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RSTB20110330F1: DNA methylation reprogramming in the mammalian life cycle. DNA methylation marks represent an epigenetic barrier in mammalian development that is demolished when developmental potency has to be restored and subsequently re-built with the commitment to a particular cell fate. This first occurs following fertilization, when the DNA methylation marks of the parental gametes are erased in two waves of demethylation. In the first wave, the paternal pronucleus (shown in blue) undergoes rapid demethylation in the zygote, which is followed by a passive loss of DNA methylation marks in the maternal genome (shown in red) over the subsequent cell divisions. Re-establishment of DNA methylation marks commences in the ICM of the developing embryo, which forms an epigenetic barrier (dashed line) in the developmentally more restricted epiblast. PGCs (shown in green) inherit the epigenetic signature from the epiblast, and DNA methylation is again erased on a global scale concomitant with the restoration of developmental potency. Note that DNA methylation at DMRs of imprinted genes become reset in PGCs but are protected from reprogramming in the early embryo. With further development into fully specialized gametes, DNA methylation marks are re-established and developmental potency is restricted. This epigenetic barrier (dashed line) will be demolished once more in the zygote of the next generation as part of the continuous cycle of DNA methylation reprogramming.

Mentions: Transitions in cell fate and restoration of developmental potency are closely associated with some form of epigenetic reprogramming. Indeed, in the germline, there are two genome-wide DNA demethylation events coincident with major developmental milestones (figure 1): (i) immediately following fertilization in the zygote, and (ii) during the establishment of the primordial germ cells (PGCs), which are the direct progenitors of sperm and oocytes. It is thought that these dramatic changes in epigenetic status allow the zygote to erase the epigenetic signature inherited from the gametes (with the notable exception of parental imprints) and thereby regain developmental totipotency. Likewise, epigenetic reprogramming of PGCs is associated with restoration of developmental potential and the erasure of parental imprints. PGCs derive from the epiblast—a tissue with high developmental capacity, but also one that is characteristically directed towards somatic lineages and requires significant reprogramming to restore the germline.Figure 1.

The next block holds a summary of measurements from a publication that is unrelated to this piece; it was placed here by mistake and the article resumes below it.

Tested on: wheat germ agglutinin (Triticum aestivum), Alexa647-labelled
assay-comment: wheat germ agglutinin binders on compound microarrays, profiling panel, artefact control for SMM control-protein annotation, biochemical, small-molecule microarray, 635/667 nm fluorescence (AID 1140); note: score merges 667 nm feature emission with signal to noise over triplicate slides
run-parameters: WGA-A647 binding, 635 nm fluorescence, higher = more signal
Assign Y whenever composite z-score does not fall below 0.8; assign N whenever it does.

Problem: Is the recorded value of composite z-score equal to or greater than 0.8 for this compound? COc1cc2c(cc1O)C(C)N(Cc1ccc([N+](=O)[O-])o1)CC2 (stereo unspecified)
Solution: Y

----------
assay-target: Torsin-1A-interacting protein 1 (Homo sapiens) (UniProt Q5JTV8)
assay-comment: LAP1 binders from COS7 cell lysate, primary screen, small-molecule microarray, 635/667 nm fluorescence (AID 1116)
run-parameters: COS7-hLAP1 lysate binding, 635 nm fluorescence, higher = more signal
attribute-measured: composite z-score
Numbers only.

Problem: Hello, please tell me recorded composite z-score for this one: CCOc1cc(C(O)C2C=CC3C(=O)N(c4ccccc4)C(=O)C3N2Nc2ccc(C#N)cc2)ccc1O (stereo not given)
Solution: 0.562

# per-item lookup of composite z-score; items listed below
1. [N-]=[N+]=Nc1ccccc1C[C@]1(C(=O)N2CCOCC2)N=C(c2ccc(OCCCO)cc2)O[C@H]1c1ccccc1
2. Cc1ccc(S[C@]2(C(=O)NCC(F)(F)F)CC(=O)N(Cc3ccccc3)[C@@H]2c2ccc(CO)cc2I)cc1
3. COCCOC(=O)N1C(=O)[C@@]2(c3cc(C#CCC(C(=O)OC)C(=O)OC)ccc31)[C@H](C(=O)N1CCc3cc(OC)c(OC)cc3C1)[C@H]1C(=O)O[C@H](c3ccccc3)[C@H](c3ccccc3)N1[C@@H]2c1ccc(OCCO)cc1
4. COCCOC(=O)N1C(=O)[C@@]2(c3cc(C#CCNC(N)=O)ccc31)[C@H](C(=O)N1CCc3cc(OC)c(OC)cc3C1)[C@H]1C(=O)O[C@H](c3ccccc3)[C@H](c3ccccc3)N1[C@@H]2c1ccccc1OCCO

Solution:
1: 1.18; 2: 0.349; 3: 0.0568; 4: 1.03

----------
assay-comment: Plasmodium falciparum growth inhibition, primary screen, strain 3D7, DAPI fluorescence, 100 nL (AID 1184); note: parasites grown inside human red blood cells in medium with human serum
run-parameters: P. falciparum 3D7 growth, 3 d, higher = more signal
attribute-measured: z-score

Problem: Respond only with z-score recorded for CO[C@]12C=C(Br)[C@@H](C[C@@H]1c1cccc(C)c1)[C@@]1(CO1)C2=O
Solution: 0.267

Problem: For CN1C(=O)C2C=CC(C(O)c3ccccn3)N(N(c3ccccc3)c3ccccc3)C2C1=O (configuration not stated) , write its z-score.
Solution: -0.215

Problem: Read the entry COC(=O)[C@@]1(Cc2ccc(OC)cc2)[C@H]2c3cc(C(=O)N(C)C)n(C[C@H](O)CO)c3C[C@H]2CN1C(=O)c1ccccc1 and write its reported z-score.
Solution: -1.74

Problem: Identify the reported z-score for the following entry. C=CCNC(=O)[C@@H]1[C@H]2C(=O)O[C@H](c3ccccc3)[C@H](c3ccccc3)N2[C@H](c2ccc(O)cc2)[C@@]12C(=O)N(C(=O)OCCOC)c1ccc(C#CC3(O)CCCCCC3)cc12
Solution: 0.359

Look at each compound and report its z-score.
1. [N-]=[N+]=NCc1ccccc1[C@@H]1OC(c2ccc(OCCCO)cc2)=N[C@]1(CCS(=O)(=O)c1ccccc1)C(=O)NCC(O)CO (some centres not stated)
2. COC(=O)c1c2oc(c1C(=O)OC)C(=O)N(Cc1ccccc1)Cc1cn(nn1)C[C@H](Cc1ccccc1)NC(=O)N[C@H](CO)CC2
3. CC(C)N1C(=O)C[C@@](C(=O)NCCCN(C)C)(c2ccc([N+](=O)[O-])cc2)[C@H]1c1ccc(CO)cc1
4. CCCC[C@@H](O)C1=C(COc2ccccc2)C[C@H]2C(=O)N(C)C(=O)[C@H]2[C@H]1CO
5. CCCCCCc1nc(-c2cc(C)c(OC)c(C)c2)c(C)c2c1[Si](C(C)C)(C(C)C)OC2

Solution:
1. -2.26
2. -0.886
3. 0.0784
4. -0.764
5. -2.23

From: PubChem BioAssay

Reprogramming DNA methylation in the mammalian life cycle: building and breaking epigenetic barriers.

Seisenberger S, Peat JR, Hore TA, Santos F, Dean W, Reik W - Philos. Trans. R. Soc. Lond., B, Biol. Sci. (2013)

DNA methylation reprogramming in the mammalian life cycle. DNA methylation marks represent an epigenetic barrier in mammalian development that is demolished when developmental potency has to be restored and subsequently re-built with the commitment to a particular cell fate. This first occurs following fertilization, when the DNA methylation marks of the parental gametes are erased in two waves of demethylation. In the first wave, the paternal pronucleus (shown in blue) undergoes rapid demethylation in the zygote, which is followed by a passive loss of DNA methylation marks in the maternal genome (shown in red) over the subsequent cell divisions. Re-establishment of DNA methylation marks commences in the ICM of the developing embryo, which forms an epigenetic barrier (dashed line) in the developmentally more restricted epiblast. PGCs (shown in green) inherit the epigenetic signature from the epiblast, and DNA methylation is again erased on a global scale concomitant with the restoration of developmental potency. Note that DNA methylation at DMRs of imprinted genes become reset in PGCs but are protected from reprogramming in the early embryo. With further development into fully specialized gametes, DNA methylation marks are re-established and developmental potency is restricted. This epigenetic barrier (dashed line) will be demolished once more in the zygote of the next generation as part of the continuous cycle of DNA methylation reprogramming.
© Copyright Policy - open-access
Related In: Results  -  Collection

License
Show All Figures
getmorefigures.php?uid=PMC3539359&req=5